Columbus has had a lot going for it in recent years. Major companies such as Intel and Amazon have a significant presence in the city, home-grown companies are raising capital and drawing outside investor attention, early-stage investment has grown to more than $1 billion and its population is on the rise.

There are, however, some tradeoffs, says Ice Miller LLP Partner Chris Michael, who moderated the Columbus Smart Business Dealmakers kickoff panel titled How did we get here? Evaluating the current deal market and looking ahead. Those include higher asset prices, increased competition, and trouble meeting housing demand.

Stonehenge Partners Director Sean Dunn says some of the underlying components that have laid this foundation in Columbus include the state's capital, a growing The Ohio State University, especially the increased focus and investment in the Fisher College of Business, which has driven enrollment. Also, the diverse nature of the businesses in town, and more incoming capital with the rise of more local investment firms here in town are significant contributors.

"It's kind of a confluence of events that we see in terms of driving overall interest and just an increase in deal activity in the Greater Columbus area," Dunn says.

While he acknowledges that there is a lot of VC-focused activity in the Columbus area, especially in the in the city, there's a broader focus than just on early-stage businesses.

"But that's not to say, given the diversity of the businesses that we have here in town, there's certainly a broad range of more mature Industries, too, that I think we'll continue to see inflows of capital, people focused on those businesses as well," he says.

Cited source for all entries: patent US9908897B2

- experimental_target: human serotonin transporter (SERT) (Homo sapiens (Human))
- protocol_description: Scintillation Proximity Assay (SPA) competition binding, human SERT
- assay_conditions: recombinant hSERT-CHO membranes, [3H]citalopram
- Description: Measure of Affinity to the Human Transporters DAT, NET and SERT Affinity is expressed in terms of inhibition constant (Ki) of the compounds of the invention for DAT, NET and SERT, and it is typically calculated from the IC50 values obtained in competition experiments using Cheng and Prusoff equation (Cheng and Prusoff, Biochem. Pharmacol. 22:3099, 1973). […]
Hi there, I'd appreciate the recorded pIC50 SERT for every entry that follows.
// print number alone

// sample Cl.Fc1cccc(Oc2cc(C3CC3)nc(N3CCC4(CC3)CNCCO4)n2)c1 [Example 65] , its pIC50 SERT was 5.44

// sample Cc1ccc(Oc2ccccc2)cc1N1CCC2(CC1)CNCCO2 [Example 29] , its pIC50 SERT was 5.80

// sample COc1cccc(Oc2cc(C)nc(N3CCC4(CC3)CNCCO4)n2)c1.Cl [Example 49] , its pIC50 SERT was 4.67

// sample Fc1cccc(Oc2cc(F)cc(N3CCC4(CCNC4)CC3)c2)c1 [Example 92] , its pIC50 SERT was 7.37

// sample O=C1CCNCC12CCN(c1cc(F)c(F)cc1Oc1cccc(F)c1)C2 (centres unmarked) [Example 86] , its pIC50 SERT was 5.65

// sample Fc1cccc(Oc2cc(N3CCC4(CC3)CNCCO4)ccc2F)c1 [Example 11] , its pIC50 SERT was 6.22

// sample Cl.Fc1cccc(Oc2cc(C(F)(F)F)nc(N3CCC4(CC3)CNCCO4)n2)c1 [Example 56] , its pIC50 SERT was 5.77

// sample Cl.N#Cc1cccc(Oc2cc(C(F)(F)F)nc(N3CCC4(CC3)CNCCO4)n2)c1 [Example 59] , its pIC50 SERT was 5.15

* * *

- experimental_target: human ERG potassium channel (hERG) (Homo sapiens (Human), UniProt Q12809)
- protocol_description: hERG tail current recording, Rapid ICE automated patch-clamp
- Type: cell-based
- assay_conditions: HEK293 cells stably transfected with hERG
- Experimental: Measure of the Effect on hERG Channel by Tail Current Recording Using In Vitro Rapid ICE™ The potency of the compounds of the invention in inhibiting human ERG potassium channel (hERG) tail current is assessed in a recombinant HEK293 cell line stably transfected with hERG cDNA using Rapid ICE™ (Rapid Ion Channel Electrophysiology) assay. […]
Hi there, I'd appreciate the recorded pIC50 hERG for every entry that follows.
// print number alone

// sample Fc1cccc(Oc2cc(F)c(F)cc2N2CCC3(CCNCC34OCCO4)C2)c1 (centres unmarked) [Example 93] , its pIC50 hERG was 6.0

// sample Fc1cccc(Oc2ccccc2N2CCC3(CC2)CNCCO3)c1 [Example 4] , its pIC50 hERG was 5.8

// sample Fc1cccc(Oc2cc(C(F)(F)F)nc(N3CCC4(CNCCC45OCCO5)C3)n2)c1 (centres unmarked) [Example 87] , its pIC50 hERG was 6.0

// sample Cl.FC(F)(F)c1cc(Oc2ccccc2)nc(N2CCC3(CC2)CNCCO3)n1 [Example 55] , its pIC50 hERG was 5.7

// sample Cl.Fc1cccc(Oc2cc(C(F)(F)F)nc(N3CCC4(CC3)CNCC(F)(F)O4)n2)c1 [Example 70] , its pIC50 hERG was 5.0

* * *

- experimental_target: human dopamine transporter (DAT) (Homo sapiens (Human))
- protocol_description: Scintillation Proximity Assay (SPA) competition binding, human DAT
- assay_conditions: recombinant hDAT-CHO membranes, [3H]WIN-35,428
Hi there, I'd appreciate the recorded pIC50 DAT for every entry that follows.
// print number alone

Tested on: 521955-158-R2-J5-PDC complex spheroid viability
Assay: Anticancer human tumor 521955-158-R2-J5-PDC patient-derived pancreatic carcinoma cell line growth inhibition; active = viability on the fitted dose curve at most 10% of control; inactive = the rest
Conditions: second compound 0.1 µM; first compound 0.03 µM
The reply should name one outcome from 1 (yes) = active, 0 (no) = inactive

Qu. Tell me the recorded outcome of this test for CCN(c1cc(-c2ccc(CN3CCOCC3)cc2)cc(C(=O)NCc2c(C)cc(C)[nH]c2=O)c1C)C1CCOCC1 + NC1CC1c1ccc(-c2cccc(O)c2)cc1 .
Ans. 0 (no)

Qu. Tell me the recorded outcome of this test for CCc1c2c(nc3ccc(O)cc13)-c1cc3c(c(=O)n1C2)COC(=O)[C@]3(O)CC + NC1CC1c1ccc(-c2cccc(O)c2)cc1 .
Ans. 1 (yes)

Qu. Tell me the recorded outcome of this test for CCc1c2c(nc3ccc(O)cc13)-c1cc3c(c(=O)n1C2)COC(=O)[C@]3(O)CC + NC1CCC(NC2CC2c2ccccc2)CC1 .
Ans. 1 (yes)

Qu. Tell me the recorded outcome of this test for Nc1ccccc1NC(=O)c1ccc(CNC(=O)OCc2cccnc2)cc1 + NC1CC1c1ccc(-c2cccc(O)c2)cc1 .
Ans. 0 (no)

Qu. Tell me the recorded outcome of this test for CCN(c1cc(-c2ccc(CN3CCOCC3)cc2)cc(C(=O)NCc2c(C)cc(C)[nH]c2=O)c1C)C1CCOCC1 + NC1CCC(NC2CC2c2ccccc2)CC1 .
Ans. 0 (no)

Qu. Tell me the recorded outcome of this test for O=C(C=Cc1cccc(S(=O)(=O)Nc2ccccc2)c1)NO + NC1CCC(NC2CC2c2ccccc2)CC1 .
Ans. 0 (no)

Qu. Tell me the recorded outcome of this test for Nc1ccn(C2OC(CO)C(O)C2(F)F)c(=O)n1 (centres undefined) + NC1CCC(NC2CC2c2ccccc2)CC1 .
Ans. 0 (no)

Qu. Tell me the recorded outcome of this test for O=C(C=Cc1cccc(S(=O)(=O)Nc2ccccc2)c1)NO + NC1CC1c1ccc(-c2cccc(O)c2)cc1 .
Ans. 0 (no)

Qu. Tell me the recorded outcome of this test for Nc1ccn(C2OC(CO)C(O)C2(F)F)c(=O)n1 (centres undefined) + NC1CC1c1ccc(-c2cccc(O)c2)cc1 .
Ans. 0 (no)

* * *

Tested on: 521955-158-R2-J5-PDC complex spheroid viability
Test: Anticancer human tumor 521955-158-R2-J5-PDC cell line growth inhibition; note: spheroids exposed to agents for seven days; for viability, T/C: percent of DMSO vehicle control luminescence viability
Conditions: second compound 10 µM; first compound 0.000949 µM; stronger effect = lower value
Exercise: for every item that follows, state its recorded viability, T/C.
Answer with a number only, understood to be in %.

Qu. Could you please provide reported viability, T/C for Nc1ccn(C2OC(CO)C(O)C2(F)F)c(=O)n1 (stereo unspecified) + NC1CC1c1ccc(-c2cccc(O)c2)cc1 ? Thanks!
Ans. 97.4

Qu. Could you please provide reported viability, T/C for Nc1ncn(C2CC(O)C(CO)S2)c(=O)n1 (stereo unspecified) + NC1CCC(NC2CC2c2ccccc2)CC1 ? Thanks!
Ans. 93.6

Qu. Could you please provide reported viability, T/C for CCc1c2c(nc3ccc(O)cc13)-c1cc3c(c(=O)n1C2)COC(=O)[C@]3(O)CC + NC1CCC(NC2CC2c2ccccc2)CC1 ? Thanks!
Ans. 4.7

Kaufman Development Director of Business Development & Strategy Ian Labitue, says from a developer perspective, some of the underlying components that make Columbus attractive include the strong public-private partnership the city fosters.

"The public-private partnership structure is crucial for real estate developers to get projects done," Labitue says. "Our capital stack obviously has debt, it has equity, but there are often gaps. And we fill those gaps with tax abatements or grants from city, state and county government. Organizations like JobsOhio and One Columbus are doing an excellent job in bringing attention to the city."

The evolving market landscape, says Worthington Industries General Counsel Patrick Kennedy, is currently creating more opportunities than challenges.

"If you look at Columbus in general, I think it's a very collaborative market. All the big businesses seem to look out for each other and for the smaller businesses."

That, he says, creates a friendly atmosphere for business and one that offers a lot of support for companies.

MEMM Capital LTD Founder Mark Fleming Jr. sees both challenges and opportunities. He says in some of the startups, valuations have adjusted accordingly to the market. So, whereas some startups were looking for an initial $10 million to $12 million valuation in their seed round, maybe it's $6 million to $8 million now. That could be seen as a challenge by some. However, he says, it can also create opportunity.

"When the world is changing like it has been the last couple of years there are inevitably opportunities if you're looking for them," Fleming says. "So, finding problems that people have and solving for those problems, I see a lot of creativity, innovation in this market, especially in Central Ohio."

Multiples in Central, Ohio, according to Dunn, aren't much different than across the rest of the country.

"A core consideration, when you think about a company's location in terms of what we're investing in, would be the ability to attract talent up and down — from lower levels all the way up to executives — in areas that people want to live," Dunn says. "So, with all the development that's gone on in Columbus, I think people view Columbus as more of a tier-2 city now as opposed to maybe a tier-3 city 10-15 years ago. And this is somewhere that I think you are attracting more executive-level talent. People view this as a great place for quality of living, lower cost of living, too. So, I think that probably pushes things in Columbus' favor in terms of valuation, as opposed to maybe some other areas in the Midwest that aren't growing as fast or aren't growing at all and maybe aren't as attractive from the ability to attract talent to grow your business."